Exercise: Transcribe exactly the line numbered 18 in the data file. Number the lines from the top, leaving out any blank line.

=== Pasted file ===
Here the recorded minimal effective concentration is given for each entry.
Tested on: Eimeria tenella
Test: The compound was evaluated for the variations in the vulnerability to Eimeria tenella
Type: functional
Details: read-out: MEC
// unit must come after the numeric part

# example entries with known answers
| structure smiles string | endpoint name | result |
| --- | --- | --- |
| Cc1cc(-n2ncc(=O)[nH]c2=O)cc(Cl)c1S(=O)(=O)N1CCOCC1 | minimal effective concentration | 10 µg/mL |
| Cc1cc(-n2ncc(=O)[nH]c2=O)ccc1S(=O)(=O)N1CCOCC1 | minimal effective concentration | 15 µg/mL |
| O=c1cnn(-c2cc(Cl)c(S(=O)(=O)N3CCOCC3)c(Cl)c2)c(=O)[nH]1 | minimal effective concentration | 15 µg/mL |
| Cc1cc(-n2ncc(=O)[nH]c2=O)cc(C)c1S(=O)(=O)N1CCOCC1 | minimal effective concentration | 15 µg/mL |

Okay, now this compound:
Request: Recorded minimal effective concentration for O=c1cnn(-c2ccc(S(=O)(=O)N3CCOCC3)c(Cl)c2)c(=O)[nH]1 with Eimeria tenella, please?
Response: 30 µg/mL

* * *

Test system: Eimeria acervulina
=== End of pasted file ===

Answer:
Test system: Eimeria acervulina